7 Domino-Approved IKEA Kallax Hacks, Whether You Want a Console or a Dining Bench
Think outside the box—literally.
Updated Mar 8, 2023 10:46 AM
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Whether you’re an ardent book cover color-coder or a master of the vignette, styling a shelf is one of the quickest ways to make a space feel totally your own. So what about taking it a step further and customizing the piece of furniture itself? IKEA’s Kallax shelving unit is about as blank slate as it gets.
Clean lined, easy to construct, and available in only a handful of neutral shades (once you’re on the lookout, you’ll spot the white flat-pack unit everywhere), it offers the perfect canvas for first-time DIYers—mount it to make an elevated record display in a matter of minutes or add a lick of paint to create a splashy backdrop for cactus and curios. Ahead, we’ve rounded up seven of our all-time favorite IKEA Kallax hacks. This is one project where it helps to think outside the box.
Paint It the Same Color as the Walls
This room in designer Katherine Thewlis’s home does it all: It’s a playroom, storage area, and bonus nap zone for her baby. Views by Clare sets the backdrop for the space, and by painting the two IKEA bookshelves the same blue hue, the units fade into the walls, giving the storage a luxe look. Adding a changing pad on top and a dedicated cubby for diapers right below nixed the need for a changing table.
Tuck Away Toys
It wasn’t just the sheer simplicity of this fix that struck us the most, it’s that it looks better than an ordinary cabinet with doors. For the Kallax units in her daughter’s room, London designer Jo Sampson tacked on slivers of fabric panels to the frame. To secure it, we suggest adhering sew-on Velcro backing to the curtain and the shelf, as it will make it easier to remove for washing.
Take a Seat
The great thing about the singular Kallax is that it’s the perfect height to sit on. Rather than spend a fortune on a custom kitchen banquette, design blogger and author Medina Grillo made her own bench by topping it with a painted piece of wood.
Make It Float
Molly Torres Portnof and her husband, who owns a record label, are both huge audiophiles, so Portnof wall-mounted the Kallax to display his prized record setup. The designer recommends bringing the eye up as much as possible, especially in smaller spaces, and this floating unit does just that. Pro tip: Be sure to use wall anchors when securing the unit, especially if your wall is drywall or plaster.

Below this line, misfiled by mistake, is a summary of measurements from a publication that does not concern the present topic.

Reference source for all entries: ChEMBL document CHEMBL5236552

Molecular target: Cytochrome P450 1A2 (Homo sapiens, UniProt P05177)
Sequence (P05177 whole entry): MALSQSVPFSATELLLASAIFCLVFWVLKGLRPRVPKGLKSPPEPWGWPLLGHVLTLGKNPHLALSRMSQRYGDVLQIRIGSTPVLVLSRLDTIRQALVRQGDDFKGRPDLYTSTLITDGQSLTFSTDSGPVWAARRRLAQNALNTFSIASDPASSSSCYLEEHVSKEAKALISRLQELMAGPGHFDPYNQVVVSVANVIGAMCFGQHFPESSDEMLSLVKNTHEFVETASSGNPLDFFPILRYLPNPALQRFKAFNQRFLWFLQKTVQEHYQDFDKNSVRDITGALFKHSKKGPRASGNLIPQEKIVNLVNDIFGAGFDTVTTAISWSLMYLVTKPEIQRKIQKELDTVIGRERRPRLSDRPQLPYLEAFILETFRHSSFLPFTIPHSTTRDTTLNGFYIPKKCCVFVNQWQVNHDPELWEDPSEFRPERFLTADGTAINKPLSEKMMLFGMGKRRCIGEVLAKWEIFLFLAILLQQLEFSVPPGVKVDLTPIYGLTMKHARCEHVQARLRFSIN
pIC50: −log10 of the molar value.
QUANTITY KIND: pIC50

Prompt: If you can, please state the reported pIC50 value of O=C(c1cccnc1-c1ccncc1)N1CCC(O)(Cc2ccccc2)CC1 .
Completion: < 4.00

Give It a Facelift
Lauren Bleackley of the fashion blog Black With Navy has owned her Kallax shelf since her college days, and it has served many functions. When she realized she was growing increasingly weary of its original espresso color, she opted for a refresh with $19 worth of white paint, plus the addition of drawer and door inserts and tapered wood legs (see the full DIY here). She transformed the open shelving unit into closed storage with fluted textured door fronts, so her new and improved Kallax now serves as a sideboard, perfect for a dining room or entry space.
Get a Leg Up
Unable to find a record shelf she loved on the market, Romina Halewat made one herself. Working with a single-shelf, four-cubby unit, she added sleek cabinet doors and ultra-thin tapered legs to elevate the Kallax’s basic building blocks with a mid-century modern vibe. In quintessential Scandi style, the functional media console houses all her vinyl in one easy-on-the-eyes piece.
Think Outside the Box
In the ultimate reimagination of the Kallax, pro IKEA hacker Linda Kullenberg transformed the square unit into a sky’s-the-limit play station for her three kids, inspired by their obsession with household appliances. With designed-to-fit vinyls and some basic rod-and-hooks hardware, Kullenberg fashioned a play kitchen on the front and a laundry room setup on the back. “The lights run on battery, so there are no cords or anything in the way,” she explains. One lesson she learned the hard way: Measure and think small scale. “My first try was a total failure, since I used the top of the shelf as the kitchen counter, and my daughter couldn’t reach it!” she recalls. The midlevel shelf gives room to grow—it’s more easily accessible for children, and then you can add wheels or table legs when your kiddos start needing a little extra height.